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Thoracic Cavity (Chest)

The chest cavity, or thoracic cavity, contains vital organs such as the heart and lungs, the digestive system, and the spine. Diseases of the thoracic region can be life-threatening.

A common symptom of a disease of the chest is chest pain, which can be caused by a number of serious conditions, including:

  • Cardiovascular disease
  • Respiratory disorders
  • Digestive ailments
  • Musculoskeletal problems

While not all chest pain is a sign of a serious illness, it is important for you to see a physician if you experience symptoms such as tightness of the chest, shortness of breath, persistent heartburn or reflux, or pain in the chest, as these may be indicative of a serious medical condition.

Some respiratory infections may cause chest pain, and diseases such as shingles may also cause pain before the development of the signature rash. Strain from exercise as well as trauma to the rib cage or sternum (breastbone) may also cause chest pain.


Atelectasis is a condition where part of the lung collapses, causing chest pain. Blockage of the bronchial tubes in the lungs may cause air to become trapped, which will cause a sensation of shortness of breath. This may be caused by something in the bronchial tubes, such as a(n):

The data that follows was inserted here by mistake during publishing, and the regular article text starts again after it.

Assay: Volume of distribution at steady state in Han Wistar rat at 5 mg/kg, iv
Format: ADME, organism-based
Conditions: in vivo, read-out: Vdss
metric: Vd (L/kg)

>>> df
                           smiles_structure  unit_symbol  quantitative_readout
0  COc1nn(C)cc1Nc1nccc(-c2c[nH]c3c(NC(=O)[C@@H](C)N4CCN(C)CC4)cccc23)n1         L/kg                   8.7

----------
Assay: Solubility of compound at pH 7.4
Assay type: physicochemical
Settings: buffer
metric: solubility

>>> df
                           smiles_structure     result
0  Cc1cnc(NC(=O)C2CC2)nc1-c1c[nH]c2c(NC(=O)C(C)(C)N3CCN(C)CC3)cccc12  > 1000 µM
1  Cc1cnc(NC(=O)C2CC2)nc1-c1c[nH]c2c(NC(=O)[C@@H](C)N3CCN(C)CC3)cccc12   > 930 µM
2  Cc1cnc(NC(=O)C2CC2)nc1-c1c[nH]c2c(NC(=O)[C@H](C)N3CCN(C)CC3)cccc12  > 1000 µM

• Mucus plug
  • Tumor
  • Inhaled foreign object

Something outside the bronchus may also cause a blockage.


This is the buildup of air or gas in the pleural space in the chest, which causes the lung to collapse, and accompanying chest pain. This may be caused by physical trauma to the lung, such as a wound, or without an apparent cause, in which case it is known as spontaneous pneumothorax.


If a pneumothorax is small enough, it may go away on its own; if it is a large pneumothorax, your surgeon may need to place a chest tube between the ribs and into the space around the lungs in order to drain the air and let the affected lung(s) reinflate.

Depending on the severity of the pneumothorax, lung surgery may be necessary for treatment or even prevention of future collapses of the lung.

In cases of atelectasis, your doctor may recommend any of the following:

  • Percussion on the chest to loosen mucus plugs in the airway

  • Deep breathing exercises with an incentive spirometer

  • Removal of any blockages through bronchoscopy or another interventional pulmonology procedure

  • Postural drainage—tilting so your head is lower than your chest to facilitate drainage of mucus

  • Removal of a tumor, if it is causing the condition

  • Turning the patient onto their unaffected side, to allow the collapsed section of lung to reinflate 

Why Choose Northwestern Memorial?

The Thoracic Surgery Program at Northwestern Memorial Hospital offers the latest surgical procedures for benign and malignant diseases of the chest, including the tracheobronchial tree (airways), lungs, pleura, esophagus, diaphragm, chest wall and mediastinum.

Last UpdateJanuary 24, 2012